> I have a love hate relationship with Frontpage.
> I learned to write html by looking at source for web pages I liked and
seeing how they worked, which is the same way I learned how to write
when I do so I can create a wide variety of pages that work in the majority
of browsers out there today. I also know that the pages I create can be
moved from one server platform to another with ease.
> FrontPage uses proprietary extensions to accomplish a great many tasks
which can make its code very hard to read/alter/migrate. On the IIS server
that we use at work,(I would prefer Apache on a Linux box)we had a problem
with several of the features from FrontPage breaking on a regular basis for
reasons that took us weeks to figure out and fix. Using FrontPage can add
huge levels of complexity to the Administration of a web server and having
had to deal with this I have learned to despise FrontPage.
> However, many of my cutomers/co-workers/students are not at all familiar
with the hand creation of web pages and wouldn't know html if it bit them.
With FrontPage these same individuals can create amazing web sites, complete
with chat rooms, message boards, guestbooks, and forms along with a great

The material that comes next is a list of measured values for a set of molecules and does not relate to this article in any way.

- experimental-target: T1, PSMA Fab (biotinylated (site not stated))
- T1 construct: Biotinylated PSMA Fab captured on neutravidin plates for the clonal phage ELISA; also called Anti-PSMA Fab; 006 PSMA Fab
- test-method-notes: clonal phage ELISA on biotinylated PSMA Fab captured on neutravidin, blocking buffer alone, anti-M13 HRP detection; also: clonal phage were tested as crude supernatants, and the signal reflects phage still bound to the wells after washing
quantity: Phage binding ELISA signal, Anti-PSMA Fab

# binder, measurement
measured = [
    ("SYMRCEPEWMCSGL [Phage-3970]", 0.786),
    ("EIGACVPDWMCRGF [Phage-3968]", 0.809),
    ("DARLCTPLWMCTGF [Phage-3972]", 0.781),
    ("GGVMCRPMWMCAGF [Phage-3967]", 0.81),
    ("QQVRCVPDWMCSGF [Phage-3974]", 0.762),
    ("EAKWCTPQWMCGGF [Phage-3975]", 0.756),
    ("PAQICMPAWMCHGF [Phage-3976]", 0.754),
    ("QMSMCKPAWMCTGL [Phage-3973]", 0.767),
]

many other features. This simple fact has allowed our intranet to grow at a
much faster rate since more people are able to place the information they
are responsible for up on the Intranet server into professional web pages.
Now, most of the Government specific information that I need for my job I am
able to get right at my desk with little to no hassle. It is the very fact
that FrontPage empowers even the HTML ignorant to create fantastic and
useful web pages that I love.
> While I would probably never use FrontPage for my own web work, I would
definately recommend it for people in a Microsoft environment who have
neither the time nor the inclination to learn HTML but do have a need to
> John Calvin
I hand code, I admit it. I have to, of course.
However, I did just discover Frontpage, and it saves me heaps of time. Of
course, I have to inspect everything it does, and redo tons of it, but for
knocking up front end html, it's very good. So if I need to make a page
which needs to be very functional (using asp), and pretty, I'll start with
pretty (frontpage for that, to produce a skeleton page), code up any library
asp that needs doing, then put the two together.
Handcoding is good for generating html in any server scripting language,
good for doing the tricky/finicky stuff, but sorely unproductive for
producing the pretty interface.
This archive was generated by hypermail 2b30 : Mon May 28 2001 - 09:56:24 MDT